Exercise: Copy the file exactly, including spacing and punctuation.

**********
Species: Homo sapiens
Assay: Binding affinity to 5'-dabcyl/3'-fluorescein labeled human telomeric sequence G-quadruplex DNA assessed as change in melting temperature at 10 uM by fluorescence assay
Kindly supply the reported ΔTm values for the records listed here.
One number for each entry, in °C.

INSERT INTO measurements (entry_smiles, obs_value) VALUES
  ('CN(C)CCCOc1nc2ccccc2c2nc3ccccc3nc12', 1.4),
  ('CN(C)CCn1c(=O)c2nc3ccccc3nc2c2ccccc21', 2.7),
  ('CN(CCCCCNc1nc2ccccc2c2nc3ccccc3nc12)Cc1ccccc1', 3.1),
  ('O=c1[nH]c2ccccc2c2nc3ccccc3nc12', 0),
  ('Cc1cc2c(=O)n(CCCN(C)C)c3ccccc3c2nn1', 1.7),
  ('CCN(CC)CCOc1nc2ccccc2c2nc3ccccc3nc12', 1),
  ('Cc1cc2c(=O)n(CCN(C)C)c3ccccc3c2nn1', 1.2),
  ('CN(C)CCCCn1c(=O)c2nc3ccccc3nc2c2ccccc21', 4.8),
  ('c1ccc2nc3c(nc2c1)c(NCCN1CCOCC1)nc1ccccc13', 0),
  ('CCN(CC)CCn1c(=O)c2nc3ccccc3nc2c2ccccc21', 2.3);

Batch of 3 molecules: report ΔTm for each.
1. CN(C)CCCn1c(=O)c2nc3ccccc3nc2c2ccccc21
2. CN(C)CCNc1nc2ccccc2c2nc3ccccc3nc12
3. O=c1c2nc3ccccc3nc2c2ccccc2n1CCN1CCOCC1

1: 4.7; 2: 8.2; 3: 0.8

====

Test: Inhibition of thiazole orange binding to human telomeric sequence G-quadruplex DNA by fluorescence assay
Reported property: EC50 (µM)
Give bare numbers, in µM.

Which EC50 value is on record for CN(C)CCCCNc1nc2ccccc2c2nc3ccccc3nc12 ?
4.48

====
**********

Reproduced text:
Species: Homo sapiens
Assay: Binding affinity to 5'-dabcyl/3'-fluorescein labeled human telomeric sequence G-quadruplex DNA assessed as change in melting temperature at 10 uM by fluorescence assay
Kindly supply the reported ΔTm values for the records listed here.
One number for each entry, in °C.

INSERT INTO measurements (entry_smiles, obs_value) VALUES
  ('CN(C)CCCOc1nc2ccccc2c2nc3ccccc3nc12', 1.4),
  ('CN(C)CCn1c(=O)c2nc3ccccc3nc2c2ccccc21', 2.7),
  ('CN(CCCCCNc1nc2ccccc2c2nc3ccccc3nc12)Cc1ccccc1', 3.1),
  ('O=c1[nH]c2ccccc2c2nc3ccccc3nc12', 0),
  ('Cc1cc2c(=O)n(CCCN(C)C)c3ccccc3c2nn1', 1.7),
  ('CCN(CC)CCOc1nc2ccccc2c2nc3ccccc3nc12', 1),
  ('Cc1cc2c(=O)n(CCN(C)C)c3ccccc3c2nn1', 1.2),
  ('CN(C)CCCCn1c(=O)c2nc3ccccc3nc2c2ccccc21', 4.8),
  ('c1ccc2nc3c(nc2c1)c(NCCN1CCOCC1)nc1ccccc13', 0),
  ('CCN(CC)CCn1c(=O)c2nc3ccccc3nc2c2ccccc21', 2.3);

Batch of 3 molecules: report ΔTm for each.
1. CN(C)CCCn1c(=O)c2nc3ccccc3nc2c2ccccc21
2. CN(C)CCNc1nc2ccccc2c2nc3ccccc3nc12
3. O=c1c2nc3ccccc3nc2c2ccccc2n1CCN1CCOCC1

1: 4.7; 2: 8.2; 3: 0.8

====

Test: Inhibition of thiazole orange binding to human telomeric sequence G-quadruplex DNA by fluorescence assay
Reported property: EC50 (µM)
Give bare numbers, in µM.

Which EC50 value is on record for CN(C)CCCCNc1nc2ccccc2c2nc3ccccc3nc12 ?
4.48

====